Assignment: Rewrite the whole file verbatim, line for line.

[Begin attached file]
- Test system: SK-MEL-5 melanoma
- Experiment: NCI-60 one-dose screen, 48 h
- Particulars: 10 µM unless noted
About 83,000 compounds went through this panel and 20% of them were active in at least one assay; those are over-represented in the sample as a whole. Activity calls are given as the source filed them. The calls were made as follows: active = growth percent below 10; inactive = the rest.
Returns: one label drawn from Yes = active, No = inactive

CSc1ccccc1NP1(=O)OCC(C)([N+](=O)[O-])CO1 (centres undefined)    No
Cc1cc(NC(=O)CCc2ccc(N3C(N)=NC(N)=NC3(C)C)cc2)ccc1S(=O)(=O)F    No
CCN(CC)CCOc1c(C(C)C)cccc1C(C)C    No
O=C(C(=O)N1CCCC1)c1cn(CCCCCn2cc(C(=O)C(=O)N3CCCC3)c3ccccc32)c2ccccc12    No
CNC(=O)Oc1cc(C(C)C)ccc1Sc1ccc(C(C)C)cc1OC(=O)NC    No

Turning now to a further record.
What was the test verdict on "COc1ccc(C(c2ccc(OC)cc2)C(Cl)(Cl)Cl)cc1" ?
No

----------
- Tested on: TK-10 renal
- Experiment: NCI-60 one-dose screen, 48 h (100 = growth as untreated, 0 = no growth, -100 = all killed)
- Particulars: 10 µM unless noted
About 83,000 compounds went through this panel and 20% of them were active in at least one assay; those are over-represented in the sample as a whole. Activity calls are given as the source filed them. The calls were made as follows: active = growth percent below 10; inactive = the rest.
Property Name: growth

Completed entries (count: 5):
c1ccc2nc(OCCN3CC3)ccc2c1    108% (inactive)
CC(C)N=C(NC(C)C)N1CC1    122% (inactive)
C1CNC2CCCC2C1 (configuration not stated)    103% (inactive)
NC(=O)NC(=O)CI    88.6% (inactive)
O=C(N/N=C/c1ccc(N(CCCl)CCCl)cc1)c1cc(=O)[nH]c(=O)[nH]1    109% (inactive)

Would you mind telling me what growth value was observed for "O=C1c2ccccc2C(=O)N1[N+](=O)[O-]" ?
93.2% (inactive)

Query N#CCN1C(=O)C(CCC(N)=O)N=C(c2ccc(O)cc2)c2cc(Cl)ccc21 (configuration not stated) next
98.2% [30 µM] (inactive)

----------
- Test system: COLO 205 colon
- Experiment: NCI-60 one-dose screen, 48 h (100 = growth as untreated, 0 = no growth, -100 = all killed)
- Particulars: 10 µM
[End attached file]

- Test system: SK-MEL-5 melanoma
- Experiment: NCI-60 one-dose screen, 48 h
- Particulars: 10 µM unless noted
About 83,000 compounds went through this panel and 20% of them were active in at least one assay; those are over-represented in the sample as a whole. Activity calls are given as the source filed them. The calls were made as follows: active = growth percent below 10; inactive = the rest.
Returns: one label drawn from Yes = active, No = inactive

CSc1ccccc1NP1(=O)OCC(C)([N+](=O)[O-])CO1 (centres undefined)    No
Cc1cc(NC(=O)CCc2ccc(N3C(N)=NC(N)=NC3(C)C)cc2)ccc1S(=O)(=O)F    No
CCN(CC)CCOc1c(C(C)C)cccc1C(C)C    No
O=C(C(=O)N1CCCC1)c1cn(CCCCCn2cc(C(=O)C(=O)N3CCCC3)c3ccccc32)c2ccccc12    No
CNC(=O)Oc1cc(C(C)C)ccc1Sc1ccc(C(C)C)cc1OC(=O)NC    No

Turning now to a further record.
What was the test verdict on "COc1ccc(C(c2ccc(OC)cc2)C(Cl)(Cl)Cl)cc1" ?
No

----------
- Tested on: TK-10 renal
- Experiment: NCI-60 one-dose screen, 48 h (100 = growth as untreated, 0 = no growth, -100 = all killed)
- Particulars: 10 µM unless noted
About 83,000 compounds went through this panel and 20% of them were active in at least one assay; those are over-represented in the sample as a whole. Activity calls are given as the source filed them. The calls were made as follows: active = growth percent below 10; inactive = the rest.
Property Name: growth

Completed entries (count: 5):
c1ccc2nc(OCCN3CC3)ccc2c1    108% (inactive)
CC(C)N=C(NC(C)C)N1CC1    122% (inactive)
C1CNC2CCCC2C1 (configuration not stated)    103% (inactive)
NC(=O)NC(=O)CI    88.6% (inactive)
O=C(N/N=C/c1ccc(N(CCCl)CCCl)cc1)c1cc(=O)[nH]c(=O)[nH]1    109% (inactive)

Would you mind telling me what growth value was observed for "O=C1c2ccccc2C(=O)N1[N+](=O)[O-]" ?
93.2% (inactive)

Query N#CCN1C(=O)C(CCC(N)=O)N=C(c2ccc(O)cc2)c2cc(Cl)ccc21 (configuration not stated) next
98.2% [30 µM] (inactive)

----------
- Test system: COLO 205 colon
- Experiment: NCI-60 one-dose screen, 48 h (100 = growth as untreated, 0 = no growth, -100 = all killed)
- Particulars: 10 µM